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Yamaha Autonomous-flight Unmanned Helicopter deployed for observation illegal dumping around Mt. Fuji

February 06, 2002

At the request of the Shizuoka Prefecture Environment Dept., Yamaha Motor Co., Ltd. (YMC) will run experimental unmanned helicopter flights for observation of illegal waste dumping around the lower slopes of Mt. Fuji. The purpose of the flights, conducted with the Yamaha “RMAX” industrial-use unmanned helicopter equipped with video cameras, was to test the viability of filming images from the air to be analyzed for evidence of illegal dumping and to get an overall view of the present status of such dumping activities.

The helicopter used in these observation flights is an “RMAX ” industrial-use remote control helicopter developed and marketed by Yamaha for agricultural use, which has been specially equipped with GPS (Geographic Positioning System) sensors and gyro sensors to enable a high degree of remote flight control. The resulting “Autonomous-control Spec” RMAX can be controlled by means of commands sent from a specially programmed personal computer at the ground base to control the helicopter’s position, flight direction and speed. It has a flight range of about two kilometers and a continuous autonomous-flight time capability of one and a half hours.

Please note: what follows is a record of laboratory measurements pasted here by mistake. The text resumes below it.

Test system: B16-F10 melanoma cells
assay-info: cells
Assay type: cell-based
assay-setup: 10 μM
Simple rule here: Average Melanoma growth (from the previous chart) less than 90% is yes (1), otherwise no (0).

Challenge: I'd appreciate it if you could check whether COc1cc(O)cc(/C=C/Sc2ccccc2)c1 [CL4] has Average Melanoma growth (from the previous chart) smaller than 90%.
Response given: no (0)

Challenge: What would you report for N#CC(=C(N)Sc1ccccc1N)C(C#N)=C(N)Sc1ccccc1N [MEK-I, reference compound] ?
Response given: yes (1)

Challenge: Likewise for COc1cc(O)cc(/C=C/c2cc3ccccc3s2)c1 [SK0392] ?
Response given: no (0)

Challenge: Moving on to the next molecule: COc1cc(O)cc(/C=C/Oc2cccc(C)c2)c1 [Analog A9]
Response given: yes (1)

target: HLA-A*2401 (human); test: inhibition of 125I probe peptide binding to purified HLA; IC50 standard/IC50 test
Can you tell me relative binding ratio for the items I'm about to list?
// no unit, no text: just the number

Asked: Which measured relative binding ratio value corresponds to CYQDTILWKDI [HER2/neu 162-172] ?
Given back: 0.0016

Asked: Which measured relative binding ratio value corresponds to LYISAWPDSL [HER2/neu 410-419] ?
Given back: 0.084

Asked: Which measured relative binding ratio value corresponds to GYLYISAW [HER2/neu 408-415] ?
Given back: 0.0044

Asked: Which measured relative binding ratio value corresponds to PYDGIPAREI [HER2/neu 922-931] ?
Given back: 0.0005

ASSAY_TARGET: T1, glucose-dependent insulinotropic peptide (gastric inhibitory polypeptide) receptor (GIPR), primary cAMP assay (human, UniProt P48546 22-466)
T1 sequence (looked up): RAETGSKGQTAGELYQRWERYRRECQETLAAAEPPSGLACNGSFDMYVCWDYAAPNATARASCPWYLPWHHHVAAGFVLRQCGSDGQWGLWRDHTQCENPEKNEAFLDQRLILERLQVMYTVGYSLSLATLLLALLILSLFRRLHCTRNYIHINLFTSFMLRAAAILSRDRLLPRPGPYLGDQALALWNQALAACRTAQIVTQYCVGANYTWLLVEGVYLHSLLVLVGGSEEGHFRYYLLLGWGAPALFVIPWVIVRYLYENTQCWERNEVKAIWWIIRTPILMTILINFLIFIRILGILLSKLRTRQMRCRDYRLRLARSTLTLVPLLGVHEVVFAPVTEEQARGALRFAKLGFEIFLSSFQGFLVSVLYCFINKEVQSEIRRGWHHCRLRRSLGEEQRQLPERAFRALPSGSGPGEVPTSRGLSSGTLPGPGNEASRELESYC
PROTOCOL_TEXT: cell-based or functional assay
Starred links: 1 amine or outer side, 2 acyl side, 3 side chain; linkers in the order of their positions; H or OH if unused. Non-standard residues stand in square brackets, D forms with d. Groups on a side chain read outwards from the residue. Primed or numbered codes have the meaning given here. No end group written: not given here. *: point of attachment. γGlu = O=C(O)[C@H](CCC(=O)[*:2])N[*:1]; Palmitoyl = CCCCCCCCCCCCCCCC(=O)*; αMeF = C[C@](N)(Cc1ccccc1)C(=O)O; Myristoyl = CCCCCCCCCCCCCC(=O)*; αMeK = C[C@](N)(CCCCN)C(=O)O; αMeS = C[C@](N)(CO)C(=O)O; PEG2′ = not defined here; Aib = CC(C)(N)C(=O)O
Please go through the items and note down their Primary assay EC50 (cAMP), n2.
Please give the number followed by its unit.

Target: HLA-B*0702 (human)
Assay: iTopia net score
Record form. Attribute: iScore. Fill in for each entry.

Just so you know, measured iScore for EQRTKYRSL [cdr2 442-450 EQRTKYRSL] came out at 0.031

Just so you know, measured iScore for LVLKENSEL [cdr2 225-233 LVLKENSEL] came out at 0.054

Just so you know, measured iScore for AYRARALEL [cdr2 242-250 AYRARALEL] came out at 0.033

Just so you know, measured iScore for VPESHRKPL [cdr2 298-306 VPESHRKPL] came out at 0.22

Under the direction of the Waste Disposal Measures office of the Shizuoka Prefecture Environment Dept. and with the participation of related groups and agencies including the Fuji Foothills Illegal Dumping Prevention Network Promotion Council, an operation team from Yamaha’s Sky Operations have set up a ground base at the Fujinomiya City General Waste Final Disposal Facility, from which flights will be conducted to film the surrounding areas from the air with the helocopter’s video camera and study the possibility of using the resulting film to conduct observation patrols.

This Yamaha “Autonomous-flight Unmanned Helicopter” has already been used for the world’s first successful autonomous observation fights out of the range of sight in April of 2000 over the erupting volcano Mt. Usu in Hokkaido and in February of 2001 over Mt. Oyama on Miyakejima Island. At Yamaha Motor we are anxious to see this helicopter which was originally developed for agricultural use take the advantages of unmanned flight into new areas of use as the “Autonomous-flight Unmanned Helicopter” version employing Yamaha-exclusive control technologies. Already its uses have expanded to the areas of environmental, geographical and security observation and research, and now with this latest project the area of illegal dumping prevention.